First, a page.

The similarities of the two examples are striking: both instances of codeswitching occur after an interactive episode evidently comes to an end. is first and foremost its ‘otherness’. many speech activities like restarting a conversation or introducing a new topic are not tied to one particular language (see Meeuwis and Blommaert. What can be demonstrated. The significance of code-switching. is that by using ‘another’ language. A continues. Examples such as these are by no means rare in the research literature. as far as the participants themselves are concerned. he switches back to Cantonese to continue with the conversation. her code-switched utterance succeeds in eliciting a response from B. Even for those activities which have a tendency to be realised more often in one language than in another. the correlation is never strong enough to predict language choice in a more than probabilistic way (see Auer 1984a and 1995 for further comments). even if these RO sets could be empirically defined. However. but is a question checking the precondition for his subsequent enquiry about their friend’s health. as demonstrated by B’s response ‘Yeah’. A then switches back into English for her subsequent talk—a narrative of an event involving the ‘boring teacher’ she referred to in her earlier turns —and the conversation continues happily in English. the speaker builds up a contrast which serves to restart the interaction which otherwise is in danger of being abandoned. The fact of the matter is that in bilingual and multilingual communities. While the languages used in the two cases are different—in (1) the speaker uses Cantonese to code the pre-sequence and in (2) the speaker uses English—both speakers choose a language which is different from the one they use in the immediately preceding turn. It seems rather far-fetched to suggest that the speakers are trying to ‘index’ some predetermined. Bilingual speakers change from one language to another in conversation not because of some external value attached to those particular languages.2 and both are marking pre-sequences—turns which are built to prefigure the specific kind of activity that they potentially precede. rather it seems that A is bidding to attract B’s attention before continuing. this volume). The only demonstrable reason for A to change his language choice from Cantonese to English at this particular point seems to be that he wants to draw his co-participant’s attention so that the conversation can continue. once A has achieved this goal. his utterance ‘Did you see Kim yesterday?’ is not an elaboration on his previous remark. Since B does not take up the following turn. extra-linguistic RO sets.THE ANALYSIS OF CONVERSATIONAL CODE-SWITCHING topic from the one A was talking about in previous turns. Indeed. however. Indeed. thus constituting a pre-sequence in conversation-analytic terms. 161 . but because the alternation itself signals to their co-participants how they wish their utterances to be interpreted on that particular occasion. The second example is comparable to the first in that the two-second gap following A’s turn indicates a possible end to the current conversational episode.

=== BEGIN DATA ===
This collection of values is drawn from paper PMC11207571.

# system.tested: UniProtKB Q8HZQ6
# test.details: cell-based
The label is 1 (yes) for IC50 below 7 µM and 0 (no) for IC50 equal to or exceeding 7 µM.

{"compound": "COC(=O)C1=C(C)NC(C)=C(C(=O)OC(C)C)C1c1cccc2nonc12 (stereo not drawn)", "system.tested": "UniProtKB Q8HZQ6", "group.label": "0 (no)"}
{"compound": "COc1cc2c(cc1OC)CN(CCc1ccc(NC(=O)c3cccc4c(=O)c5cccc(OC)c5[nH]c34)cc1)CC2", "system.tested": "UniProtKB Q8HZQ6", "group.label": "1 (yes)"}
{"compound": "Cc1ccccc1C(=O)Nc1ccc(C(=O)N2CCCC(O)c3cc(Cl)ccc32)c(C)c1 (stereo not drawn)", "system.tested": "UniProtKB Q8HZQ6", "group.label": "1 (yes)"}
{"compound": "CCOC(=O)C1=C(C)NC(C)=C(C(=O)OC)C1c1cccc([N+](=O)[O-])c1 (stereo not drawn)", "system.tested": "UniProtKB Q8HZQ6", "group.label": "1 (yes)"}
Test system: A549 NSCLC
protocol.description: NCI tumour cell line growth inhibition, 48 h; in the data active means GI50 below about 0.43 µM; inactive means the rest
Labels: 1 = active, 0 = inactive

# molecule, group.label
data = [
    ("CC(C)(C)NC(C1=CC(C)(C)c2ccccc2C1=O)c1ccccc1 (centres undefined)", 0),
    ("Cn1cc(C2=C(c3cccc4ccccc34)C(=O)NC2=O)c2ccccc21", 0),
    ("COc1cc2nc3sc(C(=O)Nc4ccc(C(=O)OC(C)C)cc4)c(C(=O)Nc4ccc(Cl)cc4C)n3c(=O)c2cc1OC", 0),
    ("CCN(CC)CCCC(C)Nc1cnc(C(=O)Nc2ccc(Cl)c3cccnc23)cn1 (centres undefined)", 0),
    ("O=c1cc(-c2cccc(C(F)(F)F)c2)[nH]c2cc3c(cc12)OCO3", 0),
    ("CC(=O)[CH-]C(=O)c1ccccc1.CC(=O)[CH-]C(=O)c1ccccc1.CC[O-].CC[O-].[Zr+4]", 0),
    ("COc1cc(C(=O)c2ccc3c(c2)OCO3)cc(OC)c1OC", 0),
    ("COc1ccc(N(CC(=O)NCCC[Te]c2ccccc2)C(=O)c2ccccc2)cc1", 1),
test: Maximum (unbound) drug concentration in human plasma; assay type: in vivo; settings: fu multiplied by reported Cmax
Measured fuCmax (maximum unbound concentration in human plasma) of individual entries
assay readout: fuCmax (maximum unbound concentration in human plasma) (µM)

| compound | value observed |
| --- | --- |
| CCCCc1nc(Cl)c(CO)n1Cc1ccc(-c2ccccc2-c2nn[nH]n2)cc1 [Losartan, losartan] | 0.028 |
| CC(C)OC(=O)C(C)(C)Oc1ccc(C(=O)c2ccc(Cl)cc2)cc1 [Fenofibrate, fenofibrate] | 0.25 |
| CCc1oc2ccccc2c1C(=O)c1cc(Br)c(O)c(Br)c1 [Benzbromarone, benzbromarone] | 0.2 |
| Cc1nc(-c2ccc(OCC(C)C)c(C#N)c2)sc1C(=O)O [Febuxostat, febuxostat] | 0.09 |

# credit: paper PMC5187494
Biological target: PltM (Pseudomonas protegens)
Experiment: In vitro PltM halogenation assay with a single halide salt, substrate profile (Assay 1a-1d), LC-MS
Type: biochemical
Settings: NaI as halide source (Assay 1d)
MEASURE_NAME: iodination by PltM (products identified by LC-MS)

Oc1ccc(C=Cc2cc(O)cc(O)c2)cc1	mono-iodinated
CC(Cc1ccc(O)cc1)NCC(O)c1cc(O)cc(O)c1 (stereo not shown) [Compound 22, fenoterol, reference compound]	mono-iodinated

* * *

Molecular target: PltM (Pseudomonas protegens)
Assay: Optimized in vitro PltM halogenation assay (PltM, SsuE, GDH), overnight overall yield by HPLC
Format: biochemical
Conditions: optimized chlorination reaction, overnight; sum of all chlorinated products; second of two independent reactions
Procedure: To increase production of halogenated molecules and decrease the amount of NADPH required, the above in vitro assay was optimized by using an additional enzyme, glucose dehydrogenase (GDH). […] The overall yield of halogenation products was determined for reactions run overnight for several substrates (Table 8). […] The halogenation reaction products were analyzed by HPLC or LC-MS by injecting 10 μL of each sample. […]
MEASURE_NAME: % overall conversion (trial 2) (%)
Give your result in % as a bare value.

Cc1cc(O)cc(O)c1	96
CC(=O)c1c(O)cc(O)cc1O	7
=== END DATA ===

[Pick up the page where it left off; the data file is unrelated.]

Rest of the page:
because the meaning of code-switching is conveyed as part of the interactive process and cannot be discussed without referring to the conversational context. it gives priority to the sequential implicativeness of language choice in conversation. the choice exerts an influence on subsequent language choices by the same or other speakers. and the balance between social structure and conversation structure. The indexical value of the code-switching is derived from the analysts’ perceptions. i. From a methodological perspective. Code-switching itself is not understood to have any interactional significance.LI WEI It is important to emphasise that we are not saying that code-switching has no macro-level social value. 3 The CA approach to conversational code-switching With regard to the study of the meaning of code-switching. how do we show that our analysts’ descriptions and interpretations are relevant to the participants themselves in an on-going 162 . and indeed has been. to which I shall now turn. it ‘limits the external analyst’s interpretational leeway because it relates his or her interpretations back to the members’ mutual understanding of their utterances as manifest in their behaviour’ (Auer 1984a:6). Such a procedure is provided by conversation analysis. As Auer (1984b:92) points out. what is required is an analytic procedure which focuses on the sequential development of interaction. (Auer 1984a:5) Second. the fact that whatever language a participant chooses for the organisation of his or her turn. In order that the meaning of code-switching is studied adequately. the CA approach has at least two advantages. The question is how that social value is generated. For those who adopt the CA perspective. and mistaken. ‘the proper locus at which semantic values may be assigned to the codes are the very same situations in which language juxtaposition is used for communicative purposes’. The result is a static. view of the indexicality of code-switching in particular and of the sociolinguistic behaviour of bilingual speakers in general. First. there are three fundamental points about how we approach conversational code-switching: relevance. described and interpreted in so many ways. or for an utterance which is part of the turn. codeswitching itself must be taken seriously as a conversational activity. procedural consequentiality. 3 Given that code-switching can be. The ‘markedness’ theory of code-switching explicitly rejects the idea of local creation of social meaning and places its emphasis on the analyst’s perception of the correlation between one linguistic variety and a particular interaction type.e.